The Queen will not attend Nelson Mandela’s funeral, set to be one of the largest gatherings of world leaders in modern times, it has been reported.
At 87 years old, the British monarch has been advised to avoid long-haul flights where possible, and a Buckingham Palace spokesperson has now confirmed that Prince Charles will travel to South Africa in her place.
The world’s leaders are about to descend on Johannesburg for an official memorial service this Tuesday. It will be held in the 95,000-capacity Soccer City stadium, and has been arranged to alleviate logistical pressures on the tiny village of Qunu, which will host Mr Mandela’s state funeral next Sunday.
Travel and security concerns mean the Queen will not be able to attend either event, according to reports in The Sunday People. The Guardian reported that Prince William could also go to pass on her condolences alongside the Prince of Wales and Duchess of Cornwall.
An official statement issued by the Palace two days ago, and signed Elizabeth R, read: “The Queen was deeply saddened to learn of the death of Nelson Mandela last night. He worked tirelessly for the good of his country, and his legacy is the peaceful South Africa we see today.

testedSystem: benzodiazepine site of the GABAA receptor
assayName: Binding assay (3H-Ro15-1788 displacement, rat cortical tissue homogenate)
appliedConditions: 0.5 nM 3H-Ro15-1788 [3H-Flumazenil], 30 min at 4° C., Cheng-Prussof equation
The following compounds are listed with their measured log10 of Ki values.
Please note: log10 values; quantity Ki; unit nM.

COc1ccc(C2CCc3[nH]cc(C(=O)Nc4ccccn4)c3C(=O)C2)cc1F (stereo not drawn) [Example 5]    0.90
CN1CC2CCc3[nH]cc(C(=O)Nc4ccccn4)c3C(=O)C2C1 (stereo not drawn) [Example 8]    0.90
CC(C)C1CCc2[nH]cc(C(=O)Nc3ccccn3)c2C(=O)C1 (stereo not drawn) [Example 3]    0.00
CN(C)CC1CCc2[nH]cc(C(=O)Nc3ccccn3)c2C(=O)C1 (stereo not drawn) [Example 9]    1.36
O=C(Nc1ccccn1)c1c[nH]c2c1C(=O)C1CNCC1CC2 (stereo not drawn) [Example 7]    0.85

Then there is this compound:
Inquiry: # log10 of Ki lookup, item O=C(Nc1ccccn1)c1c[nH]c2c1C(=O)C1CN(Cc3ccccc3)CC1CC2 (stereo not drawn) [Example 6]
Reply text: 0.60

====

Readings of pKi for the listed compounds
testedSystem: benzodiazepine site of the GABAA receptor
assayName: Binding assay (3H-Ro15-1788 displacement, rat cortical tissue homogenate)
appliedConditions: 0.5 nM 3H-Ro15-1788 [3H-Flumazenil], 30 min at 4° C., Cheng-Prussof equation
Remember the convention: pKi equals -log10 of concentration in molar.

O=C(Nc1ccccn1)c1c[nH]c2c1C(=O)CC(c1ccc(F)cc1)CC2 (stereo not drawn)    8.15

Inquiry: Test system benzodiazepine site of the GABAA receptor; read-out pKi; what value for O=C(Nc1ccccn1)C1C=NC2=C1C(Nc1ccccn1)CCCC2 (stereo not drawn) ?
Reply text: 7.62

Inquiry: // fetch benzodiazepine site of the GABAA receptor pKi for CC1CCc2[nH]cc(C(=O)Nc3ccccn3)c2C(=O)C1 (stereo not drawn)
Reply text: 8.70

“Her Majesty remembers with great warmth her meetings with Mr Mandela and sends her sincere condolences to his family and the people of South Africa at this very sad time.”
The funeral proceedings this week will be attended by Prime Minister David Cameron and Labour leader Ed Miliband, who wrote in the Observer today that Mr Mandela “is now a hero across countries, continents and parties”.
Among other world leaders to confirm that they will be flying out to South Africa this week are US President Barack Obama and his two predecessors, George W Bush and Bill Clinton.
Brazilian President Dilma Rousseff will also attend, and is expected to be joined by prominent figures from Iran, Israel, China, Cuba and the Palestinian territories.
Instead of going to the official services, the Queen will honour the Nobel Peace Prize-winning former president with a service at Westminster Abbey, believed to be the first of its kind for a non-British citizen.
Abbey spokesman Duncan Jeffery told the Mirror last night: “There will be a thanksgiving service which we are looking to hold in the New Year.”
Today was declared a national day of prayer by South African President Jacob Zuma. After the memorial service on Tuesday, Mr Mandela’s body will lie in state in Pretoria for three days.
His remains will finally be taken to his birthplace Qunu, for a state funeral on 15 December.
Speaking of the challenges faced in organising the various services, thought to rival the funerals of Pope John Paul II and Winston Churchill in modern times, a senior foreign diplomat told the Guardian: “He is the hero of the planet.
”It’s going to be the biggest state funeral since Winston Churchill, and I think any country would struggle to organise that.“
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